The PUC has adopted the following 15-year compliance schedule to implement Pennsylvania's AEPS. The compliance year (CY) for the standard runs from June 1 to May 31 and is followed by a 3-month true-up period. The table below refers to each compliance year according to the year in which it ends (e.g., CY 2008 ran from June 1, 2007 to May 31, 2008). Due to supplier exemptions, CY 2007 did not begin until February 28, 2007. All other compliance years include a full year of time.

Compliance Year (CY)

Tier I (including Solar PV)**

Tier II

Solar PV

CY 2007




CY 2008




CY 2009




CY 2010




CY 2011




CY 2012




CY 2013




CY 2014




CY 2015




CY 2016




CY 2017




CY 2018




CY 2019




CY 2020




CY 2021




Compliance is based on alternative energy credits (AECs). An AEC is equal to a megawatt-hour of qualified generation, and credits are the property of the generator unless expressly transferred. Banking of excess credits is allowed for up to two years, thus an AEC's useful life is three years, the year it was produced and the two subsequent years for which it can be banked. AECs are tracked by the PJM GATS system. Notably, the 2008 rule amendments exempt PV systems of 15 kW or less from a requirement that AEC production be verified by metered data, instead allowing the AEC program administrator to verify system output through alternate means (i.e., an engineering estimate of annual production). All other systems must have AEC production verified by metered data, and the rule has been implemented to only allow such "alternate means" to be used in cases where the system is not equipped with a revenue-grade system production meter. RECs produced by individual small generators may contract an aggregator who will bundle multiple RECs and facilitate the sale of RECs on behalf of the system owners. 

The law establishes an alternative compliance payment (ACP) of $45 per megawatt-hour for shortfalls in Tier I and Tier II resources. A separate ACP for solar PV is calculated as 200% times the sum of (1) the market value of solar AECs for the reporting period and (2) the levelized value of up-front rebates received by sellers of solar AECs. For the compliance year 2012/2013 ACP for solar PV amounted to $218.47. Monies received through the ACP will be transferred into Pennsylvania's Sustainable Energy Funds and used solely to support alternative-energy projects. 

Cost mitigation measures

The PUC has determined that electric distribution companies may fully recover "the reasonable and prudently incurred costs of complying" with the AEPS. These include the costs for purchases of alternative energy or alternative energy credits, payments to credit program administrators, and costs levied by RTOs to ensure that alternative resources are reliable. Recoverable costs generally do not include ACPs. The costs will be recovered through an automatic adjustment and are considered to be a cost of generation supply.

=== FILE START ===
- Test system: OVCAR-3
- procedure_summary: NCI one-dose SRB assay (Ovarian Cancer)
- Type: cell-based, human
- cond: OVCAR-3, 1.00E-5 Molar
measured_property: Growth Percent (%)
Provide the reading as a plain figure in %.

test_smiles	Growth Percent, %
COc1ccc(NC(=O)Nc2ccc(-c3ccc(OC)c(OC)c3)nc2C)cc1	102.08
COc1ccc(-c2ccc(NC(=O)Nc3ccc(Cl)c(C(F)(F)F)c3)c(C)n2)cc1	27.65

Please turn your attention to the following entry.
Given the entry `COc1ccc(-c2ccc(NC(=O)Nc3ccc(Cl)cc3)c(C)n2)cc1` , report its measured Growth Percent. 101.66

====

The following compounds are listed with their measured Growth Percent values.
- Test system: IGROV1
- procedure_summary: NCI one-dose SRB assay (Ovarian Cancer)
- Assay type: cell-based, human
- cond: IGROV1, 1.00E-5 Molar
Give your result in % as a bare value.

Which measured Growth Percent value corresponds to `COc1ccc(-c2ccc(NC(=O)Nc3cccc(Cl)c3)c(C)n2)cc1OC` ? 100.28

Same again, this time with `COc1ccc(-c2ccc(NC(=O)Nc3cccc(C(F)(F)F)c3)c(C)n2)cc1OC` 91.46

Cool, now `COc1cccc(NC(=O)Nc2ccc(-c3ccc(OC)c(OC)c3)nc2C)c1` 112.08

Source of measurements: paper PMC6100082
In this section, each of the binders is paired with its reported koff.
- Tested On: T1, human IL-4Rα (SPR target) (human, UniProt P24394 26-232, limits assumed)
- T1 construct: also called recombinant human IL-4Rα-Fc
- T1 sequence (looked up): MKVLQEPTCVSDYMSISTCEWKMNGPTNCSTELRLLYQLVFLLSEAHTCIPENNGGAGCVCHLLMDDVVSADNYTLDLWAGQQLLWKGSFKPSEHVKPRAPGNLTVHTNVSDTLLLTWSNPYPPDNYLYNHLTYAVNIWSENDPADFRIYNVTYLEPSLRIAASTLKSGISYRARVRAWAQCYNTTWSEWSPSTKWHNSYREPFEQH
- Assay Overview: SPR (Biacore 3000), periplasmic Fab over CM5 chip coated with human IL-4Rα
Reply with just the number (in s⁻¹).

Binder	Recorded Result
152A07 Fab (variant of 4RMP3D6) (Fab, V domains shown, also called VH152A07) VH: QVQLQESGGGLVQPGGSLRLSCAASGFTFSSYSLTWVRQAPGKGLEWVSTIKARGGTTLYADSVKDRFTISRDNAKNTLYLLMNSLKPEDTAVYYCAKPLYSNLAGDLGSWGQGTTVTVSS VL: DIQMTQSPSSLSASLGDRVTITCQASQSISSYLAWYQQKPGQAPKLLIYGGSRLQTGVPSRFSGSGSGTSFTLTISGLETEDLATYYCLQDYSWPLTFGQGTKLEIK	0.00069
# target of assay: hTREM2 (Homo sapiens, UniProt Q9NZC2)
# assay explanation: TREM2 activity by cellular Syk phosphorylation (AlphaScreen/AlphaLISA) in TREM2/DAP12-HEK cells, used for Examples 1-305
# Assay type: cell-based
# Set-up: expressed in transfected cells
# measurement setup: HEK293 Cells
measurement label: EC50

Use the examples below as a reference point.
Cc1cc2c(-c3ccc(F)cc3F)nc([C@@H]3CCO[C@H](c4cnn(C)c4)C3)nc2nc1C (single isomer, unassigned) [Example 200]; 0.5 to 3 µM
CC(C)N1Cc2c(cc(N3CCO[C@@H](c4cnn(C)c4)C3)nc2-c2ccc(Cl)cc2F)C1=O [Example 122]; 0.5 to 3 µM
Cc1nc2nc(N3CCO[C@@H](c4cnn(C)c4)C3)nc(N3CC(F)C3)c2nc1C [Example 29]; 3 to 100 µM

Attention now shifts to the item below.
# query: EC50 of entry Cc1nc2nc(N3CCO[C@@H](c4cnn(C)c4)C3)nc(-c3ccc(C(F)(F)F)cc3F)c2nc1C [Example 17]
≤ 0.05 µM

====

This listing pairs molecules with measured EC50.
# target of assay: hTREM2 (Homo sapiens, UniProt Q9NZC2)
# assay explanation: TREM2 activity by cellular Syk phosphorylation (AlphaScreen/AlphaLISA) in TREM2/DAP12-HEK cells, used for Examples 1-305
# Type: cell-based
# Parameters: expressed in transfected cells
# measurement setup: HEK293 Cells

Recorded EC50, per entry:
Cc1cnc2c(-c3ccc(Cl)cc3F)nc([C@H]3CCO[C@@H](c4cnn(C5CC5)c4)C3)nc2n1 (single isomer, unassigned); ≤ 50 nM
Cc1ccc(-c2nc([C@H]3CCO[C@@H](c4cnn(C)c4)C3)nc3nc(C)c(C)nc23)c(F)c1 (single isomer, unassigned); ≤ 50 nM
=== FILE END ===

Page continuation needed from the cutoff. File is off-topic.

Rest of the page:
The AEPS contains a force majeure clause under which the PUC can make a determination as to whether there are sufficient alternative energy resources in the market for utilities to meet their targets. If the PUC determines that utilities are unable to comply with the standard despite good faith efforts, it may alter the obligation for a given year. The Commission may then require higher obligations in subsequent years to compensate for shortfalls.

Reports summarizing progress and compliance with the standard for 2007 -2014 are available on the PUC program website

*Pennsylvania's rural electric cooperatives must offer retail customers a voluntary program of energy efficiency and demand-side management programs to satisfy compliance with the AEPS.

**With the 2008 legislation designating additional Tier I resources and providing for equivalent increases to the Tier I compliance %, the values listed here no longer precisely reflect actual Tier I obligations. As the increases associated with this change will be based on actual generation from the newly designated Tier I resources, it cannot be known precisely in advance how much the values will change for future years. As noted above, the quarterly adjustments averaged 0.004% during CY 2012.